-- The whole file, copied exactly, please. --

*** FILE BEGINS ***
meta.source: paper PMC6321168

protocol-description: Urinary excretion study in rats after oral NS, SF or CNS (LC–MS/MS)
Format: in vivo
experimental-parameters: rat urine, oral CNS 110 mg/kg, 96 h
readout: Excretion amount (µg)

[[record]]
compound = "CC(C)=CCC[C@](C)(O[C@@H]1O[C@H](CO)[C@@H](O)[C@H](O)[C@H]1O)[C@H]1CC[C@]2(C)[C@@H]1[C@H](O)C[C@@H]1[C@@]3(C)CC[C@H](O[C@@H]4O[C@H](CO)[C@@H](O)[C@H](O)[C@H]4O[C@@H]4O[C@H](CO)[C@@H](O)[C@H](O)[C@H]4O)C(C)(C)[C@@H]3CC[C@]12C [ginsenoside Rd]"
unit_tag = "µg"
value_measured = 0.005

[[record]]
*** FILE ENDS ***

meta.source: paper PMC6321168

protocol-description: Urinary excretion study in rats after oral NS, SF or CNS (LC–MS/MS)
Format: in vivo
experimental-parameters: rat urine, oral CNS 110 mg/kg, 96 h
readout: Excretion amount (µg)

[[record]]
compound = "CC(C)=CCC[C@](C)(O[C@@H]1O[C@H](CO)[C@@H](O)[C@H](O)[C@H]1O)[C@H]1CC[C@]2(C)[C@@H]1[C@H](O)C[C@@H]1[C@@]3(C)CC[C@H](O[C@@H]4O[C@H](CO)[C@@H](O)[C@H](O)[C@H]4O[C@@H]4O[C@H](CO)[C@@H](O)[C@H](O)[C@H]4O)C(C)(C)[C@@H]3CC[C@]12C [ginsenoside Rd]"
unit_tag = "µg"
value_measured = 0.005

[[record]]